beaver passes the beaver pond, where he stops for a moment to speak
to his animals. A very large beaver pops its head out of a dam,
which pleases the chief. After the chief passes by, the beaver removes
its head to reveal Chingachgook.
Magua appears in the Delaware camp the next morning, looking unarmed
and peaceful. He discusses the current situation with Hard Heart,
the great Delaware orator. However, Magua does not learn any news
about Cora, who first came to the camp as his prisoner. He seeks
to please the chief of the tribe by giving him gifts. He shocks the
assembled Indians by revealing that he suspects the white man La
Longue Carabine hides among them. Magua reminds the people that
La Longue Carabine is a notorious Indian-killer.
More than a thousand Delawares congregate to hear the
judgment of the ancient and revered sage Tamenund, who is more than
one hundred years old. Shortly after Tamenund appears, warriors
bring Hawkeye, Cora, Alice, and Heyward to the assembly. In an attempt to
protect his companion and stall for time, Heyward claims to be La
Longue Carabine, but Hawkeye insists that Heyward is lying. To Magua’s
delight, the Delawares stage a shooting contest to determine which
man is truly La Longe Carabine. Heyward is a good shot, but Hawkeye
displays almost superhuman marksmanship. Magua stirs the crowd into
a frenzy of hatred, and the Indians tie up both Hawkeye and Heyward.
Attempting to gain some time, Cora implores Tamenund to hear the
pronouncements of Uncas. Tamenund is lethargic and skeptical, but
not unwilling to welcome the Mohican.
Cooper makes Alice’s behavior in the cavern conform to
the stereotype of the weak, emotional woman. Alice’s fragility inspires
Heyward to declare his feelings for her, which suggests that in sentimental
novels at least, men find feminine weakness sexually attractive.
In sentimental novels, characters frequently demonstrate their love
by performing a rescue. Heyward conforms to the sentimental model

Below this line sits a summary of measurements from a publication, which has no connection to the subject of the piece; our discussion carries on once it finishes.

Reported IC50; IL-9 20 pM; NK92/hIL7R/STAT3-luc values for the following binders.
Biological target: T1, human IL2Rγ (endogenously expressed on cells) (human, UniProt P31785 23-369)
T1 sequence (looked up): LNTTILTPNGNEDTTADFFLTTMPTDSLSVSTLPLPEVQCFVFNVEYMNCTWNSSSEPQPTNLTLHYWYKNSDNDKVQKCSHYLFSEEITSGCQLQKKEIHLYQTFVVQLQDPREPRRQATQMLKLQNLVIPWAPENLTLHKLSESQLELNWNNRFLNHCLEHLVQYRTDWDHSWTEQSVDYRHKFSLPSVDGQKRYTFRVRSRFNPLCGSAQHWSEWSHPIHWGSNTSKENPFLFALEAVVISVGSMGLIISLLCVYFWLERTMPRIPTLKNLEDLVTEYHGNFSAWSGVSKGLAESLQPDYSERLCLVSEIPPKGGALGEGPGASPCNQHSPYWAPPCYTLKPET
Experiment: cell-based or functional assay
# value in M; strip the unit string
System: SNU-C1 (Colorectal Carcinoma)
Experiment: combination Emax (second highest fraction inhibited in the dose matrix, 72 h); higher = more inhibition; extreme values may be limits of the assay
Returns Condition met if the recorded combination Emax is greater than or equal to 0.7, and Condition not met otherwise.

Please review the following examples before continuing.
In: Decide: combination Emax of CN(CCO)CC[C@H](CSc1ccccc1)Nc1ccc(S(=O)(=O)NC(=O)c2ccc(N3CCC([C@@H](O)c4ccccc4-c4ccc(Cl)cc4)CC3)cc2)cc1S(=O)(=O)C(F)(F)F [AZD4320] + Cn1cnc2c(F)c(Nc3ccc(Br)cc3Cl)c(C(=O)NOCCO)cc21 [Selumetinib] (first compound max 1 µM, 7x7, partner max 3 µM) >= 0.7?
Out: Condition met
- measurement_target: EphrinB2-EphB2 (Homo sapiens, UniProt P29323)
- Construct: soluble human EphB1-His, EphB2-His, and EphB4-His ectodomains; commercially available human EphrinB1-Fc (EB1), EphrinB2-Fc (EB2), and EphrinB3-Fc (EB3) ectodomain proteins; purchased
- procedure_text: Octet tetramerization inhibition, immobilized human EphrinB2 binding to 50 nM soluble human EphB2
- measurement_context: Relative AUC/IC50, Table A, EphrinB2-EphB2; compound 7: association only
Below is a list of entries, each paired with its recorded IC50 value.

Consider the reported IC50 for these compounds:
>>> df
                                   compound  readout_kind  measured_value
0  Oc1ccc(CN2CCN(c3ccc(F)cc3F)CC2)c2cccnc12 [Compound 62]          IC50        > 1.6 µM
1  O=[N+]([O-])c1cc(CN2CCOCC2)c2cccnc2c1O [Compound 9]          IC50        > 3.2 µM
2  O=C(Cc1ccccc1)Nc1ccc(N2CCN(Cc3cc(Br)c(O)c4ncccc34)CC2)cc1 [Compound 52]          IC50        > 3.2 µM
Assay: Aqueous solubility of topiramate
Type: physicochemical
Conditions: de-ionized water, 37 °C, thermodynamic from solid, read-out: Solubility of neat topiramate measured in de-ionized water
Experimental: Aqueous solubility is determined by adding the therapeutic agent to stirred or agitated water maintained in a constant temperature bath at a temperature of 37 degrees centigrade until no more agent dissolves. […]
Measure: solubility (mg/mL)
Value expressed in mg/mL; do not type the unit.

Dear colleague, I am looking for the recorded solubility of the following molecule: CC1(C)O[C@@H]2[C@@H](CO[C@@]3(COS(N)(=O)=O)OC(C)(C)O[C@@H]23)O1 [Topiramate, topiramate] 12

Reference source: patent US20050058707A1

when he rescues Alice. Heyward and Alice typify the romantic pairing
of sentimental novels: the brave, manly hero and his weak, lovely
lady. While Cooper includes a stereotypical couple, he also breaks
with the all-white world of sentimentality. He invites the reader
to enjoy the adventures of Heyward and Alice but to develop greater
admiration for their counterparts, Uncas and Cora. Despite their
kindness and good intentions, Heyward and Alice are disempowered
by their unfamiliar surroundings. In contrast, Uncas and Cora are
brave, complicated, and dignified characters.
Although Hawkeye drops out of the plot for chapters at
a time, he always reemerges at pivotal moments to affirm his position
as hero of the novel. He occasionally pops into view like a cartoon superhero,
whipping off his bear head to reveal himself or demonstrating outrageous
shooting skills in a contest. Hawkeye looks even more impressive
in the shooting contest in contrast to the well-meaning Heyward,
who cannot quite find his footing in this strange and unfamiliar
Cooper emphasizes the differences between Hawkeye, the
hero, and Magua, the villain. Hawkeye proves his heroism through action,
but Magua uses language to effect his villainy. Despite their differences,
however, Hawkeye and Magua share some traits. Just as Hawkeye bursts
onto the scene after disappearances, Magua slinks back, reappearing
even after he is thought dead. One of his surprise entrances occurs
in Chapter XXV, when at the pivotal moment he announces his presence
with a sinister chuckle.
Ace your assignments with our guide to The Last of the Mohicans!